This article was originally published on Weedmaps and appears here with permission.
Lorena Cupcake, voted “best budtender in Chicago” in 2019, has answered hundreds of questions from cannabis shoppers and patients during their time as a budtender. And now they're turning that experience into a monthly advice column, Ask a Budtender. Got a question for Cupcake? Submit your questions to [email protected]
I've always preferred savory flower like Garlic Cookies over sweet, citrusy, and dessert-like strains. What causes those funky flavors? What other strains should I look for?
While it can seem off-putting to some, I share your love for garlic strains. When a breeder hits on a cultivar that combines the right notes of skunk, gasoline, and parmesan cheese, it's eagerly embraced by those looking for wilder thrills than the berry-scented bud they're used to. One of my favorite live resins is a particular jar of sauce that smells like a roast chicken when I open the lid.
In some ways, these savory strains represent a puzzle for the curious cannabis mind. There are terpenes that easily explain why bud smells like pine, lemon zest, or lavender. While garlic strains are usually heavy on myrcene — an earthy, spicy terpene that may explain some of its powerful, heavy-hitting effects — that's not unusual, with myrcene dominant in plenty of strains with a completely different palate. After tracking down exactly where the sharp, stinky funk we love comes from, I've gained a deeper appreciation for these unusual strains, and I think you will too, Garlic Head.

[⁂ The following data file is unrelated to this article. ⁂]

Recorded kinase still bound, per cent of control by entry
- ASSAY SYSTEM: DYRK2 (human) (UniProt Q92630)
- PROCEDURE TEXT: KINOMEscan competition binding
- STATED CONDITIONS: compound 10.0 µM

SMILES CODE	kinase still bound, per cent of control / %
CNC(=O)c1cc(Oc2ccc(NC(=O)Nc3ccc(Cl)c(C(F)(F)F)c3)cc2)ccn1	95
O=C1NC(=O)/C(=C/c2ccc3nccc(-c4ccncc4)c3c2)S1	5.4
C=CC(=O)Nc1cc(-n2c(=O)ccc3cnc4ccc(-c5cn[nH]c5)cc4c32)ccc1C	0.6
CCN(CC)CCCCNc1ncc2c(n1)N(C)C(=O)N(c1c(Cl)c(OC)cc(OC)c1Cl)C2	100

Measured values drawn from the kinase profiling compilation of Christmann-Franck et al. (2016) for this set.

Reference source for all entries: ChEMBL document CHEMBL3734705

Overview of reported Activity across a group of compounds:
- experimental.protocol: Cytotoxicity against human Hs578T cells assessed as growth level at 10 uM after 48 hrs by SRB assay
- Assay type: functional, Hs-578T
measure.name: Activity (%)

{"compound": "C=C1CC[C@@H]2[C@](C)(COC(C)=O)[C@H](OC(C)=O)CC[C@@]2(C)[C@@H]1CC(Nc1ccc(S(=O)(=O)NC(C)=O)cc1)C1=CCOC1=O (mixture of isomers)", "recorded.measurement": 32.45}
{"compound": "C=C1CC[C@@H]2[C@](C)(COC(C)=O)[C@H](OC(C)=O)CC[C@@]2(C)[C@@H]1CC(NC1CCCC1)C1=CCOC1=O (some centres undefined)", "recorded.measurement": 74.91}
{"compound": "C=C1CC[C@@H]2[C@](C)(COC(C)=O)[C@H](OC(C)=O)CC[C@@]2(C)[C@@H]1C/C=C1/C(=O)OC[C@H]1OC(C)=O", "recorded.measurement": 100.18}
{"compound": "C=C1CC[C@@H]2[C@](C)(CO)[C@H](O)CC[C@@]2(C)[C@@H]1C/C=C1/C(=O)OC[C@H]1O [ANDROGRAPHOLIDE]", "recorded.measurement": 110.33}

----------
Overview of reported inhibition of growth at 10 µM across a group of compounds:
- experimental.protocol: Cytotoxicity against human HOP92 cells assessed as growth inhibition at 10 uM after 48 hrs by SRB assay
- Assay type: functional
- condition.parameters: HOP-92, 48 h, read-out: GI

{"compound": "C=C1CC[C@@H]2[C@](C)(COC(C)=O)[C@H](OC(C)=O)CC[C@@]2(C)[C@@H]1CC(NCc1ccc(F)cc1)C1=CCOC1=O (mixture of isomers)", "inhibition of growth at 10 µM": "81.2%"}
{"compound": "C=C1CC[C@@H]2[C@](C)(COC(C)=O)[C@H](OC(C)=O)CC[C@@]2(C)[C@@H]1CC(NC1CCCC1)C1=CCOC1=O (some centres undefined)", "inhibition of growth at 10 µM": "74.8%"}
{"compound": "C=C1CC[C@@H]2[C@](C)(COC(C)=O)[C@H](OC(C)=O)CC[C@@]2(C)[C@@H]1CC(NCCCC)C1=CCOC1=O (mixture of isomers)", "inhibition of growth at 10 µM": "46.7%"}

The origins of garlic strains
The story begins in early 2013, when Spanish breeder Mamiko Seeds crossbred a new cultivar. “Chemdawg D and Forum Cookies were the two cuts involved. The Cookies clone was not even known as Forum [Cookies] yet, but just as Girl Scout Cookies,” a representative for Mamiko Seeds told me. “The original name was D-Cookies, but we renamed it Chem Cookies soon afterward to reflect that, among the different Cookies crosses from our collection, including members of the Chem family, this one represented the best of those traits that are generally associated with the Chem character.”
Later that year, a handful of those seeds labeled as …